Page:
Reamplified cDNA fragments were cloned into the plasmid vector pCRII with the use of the TA cloning kit (Invitrogen) and sequenced (BLAST sequence analysis program).
cDNA of aortic graft was analyzed by a LightCycler (Roche Diagnostic) with the SDF-1α–specific primers 5′-CAAGTGGAAAAATACACCGT-3′ (forward) and 5′-CTGGTGGTTTTTGGTAACTA-3′ (reverse) and with 2 hybridization probes: 5′-TATTTGAAGTGGAGCCATAGTAATGCC-fluorescein-3′ and 5′-LCred705-GTAGATATCTCTATGATCTTGAGCTACTGGCA-3′. cDNA (1 μL) was amplified with the use of the LightCycler DNA Master Hybridization Probes Kit (Roche Diagnostic). SDF-1 transcripts were normalized with β-actin transcripts.
Polymerase Chain Reaction
Total RNA was extracted from the allograft neointima, which was mechanically peeled under a microscope. cDNAs were amplified by PCR with the CXCR4-specific primers 5′-AAGTGGATCTCCAT-CACAGA-3′ (forward) and 5′-AGGAGGCACAGAGATTGAA-3′ (reverse) and with the SRY antigen primers 5′-AGGAGGCACAGAGATTGAA-3′ (forward) and 5′-TGCAGGCTGTAAAATGCCA-3′ (reverse). PCR was performed at 94°C for 1 minute, 50°C for 1 minute, and 72°C for 1 minute for 35 cycles.
To enumerate the circulating HSCs, peripheral blood cells were incubated at 4°C with biotin-conjugated monoclonal antibodies against lineage markers (CD3, CD11b, CD45R/B220, Ly-6C/G, TER119), phycoerythrin-conjugated Sca-1, and allophycocyanin-conjugated c-Kit (CD117) (all PharMingen), followed by streptavidin-FITC (GIBCO-BRL). The c-Kit+/Sca-1+/Lin− cells were counted with an FACSCalibur system (Becton Dickinson). Mononuclear cells were isolated with Ficoll (Sigma). Lin− cells were further purified by negative selection against lineage markers with the use of the MACS (Miltenyi Biotech). Cells were stained with FITC/anti-CXCR4, phycoerythrin/anti–Sca-1, allophycocyanin/anti–c-Kit, and streptavidin/allophycocyanin antibodies (all PharMingen). CXCR4 expression was analyzed with the use of an FACSCalibur system (Becton Dickinson).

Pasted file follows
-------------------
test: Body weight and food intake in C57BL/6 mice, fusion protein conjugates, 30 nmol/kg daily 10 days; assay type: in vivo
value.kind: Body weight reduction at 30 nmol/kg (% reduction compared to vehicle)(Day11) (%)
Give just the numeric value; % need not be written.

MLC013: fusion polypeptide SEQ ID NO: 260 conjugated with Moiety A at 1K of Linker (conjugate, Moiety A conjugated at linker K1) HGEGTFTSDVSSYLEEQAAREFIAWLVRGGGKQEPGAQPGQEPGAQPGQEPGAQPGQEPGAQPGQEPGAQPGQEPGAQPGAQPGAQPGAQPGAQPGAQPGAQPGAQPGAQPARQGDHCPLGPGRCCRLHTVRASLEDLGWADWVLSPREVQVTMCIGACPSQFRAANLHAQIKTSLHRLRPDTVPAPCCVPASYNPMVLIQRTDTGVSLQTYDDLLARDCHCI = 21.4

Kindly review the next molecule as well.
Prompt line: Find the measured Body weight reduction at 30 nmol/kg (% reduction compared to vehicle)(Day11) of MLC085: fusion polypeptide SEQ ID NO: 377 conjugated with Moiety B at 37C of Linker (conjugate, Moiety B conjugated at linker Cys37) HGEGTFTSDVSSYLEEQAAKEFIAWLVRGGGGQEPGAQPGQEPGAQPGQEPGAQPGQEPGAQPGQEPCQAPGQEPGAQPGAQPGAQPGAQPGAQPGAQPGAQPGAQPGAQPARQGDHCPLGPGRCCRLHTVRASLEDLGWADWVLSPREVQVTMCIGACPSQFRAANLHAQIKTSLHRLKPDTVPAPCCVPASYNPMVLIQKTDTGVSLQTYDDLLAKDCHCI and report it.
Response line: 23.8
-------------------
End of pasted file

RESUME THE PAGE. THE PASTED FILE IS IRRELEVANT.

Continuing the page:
HSC and SMC Coculture
BM cells were collected from the femurs and tibias of C3H mice. Sca-1+/Lin− HSCs were purified with MACS (Miltenyi Biotech). Aortic SMCs were isolated from C3H mice as described previously.11 SMCs (1×105) were seeded on a 0.4-μm microporous membrane, and HSCs (5×104 per well) were seeded in a 24-well lower chamber with the use of the transwell system (Corning-Coster). Cells were cultured in 10% fetal bovine serum supplemented with Dulbecco’s modified Eagle’s medium at 37°C with 5% CO2.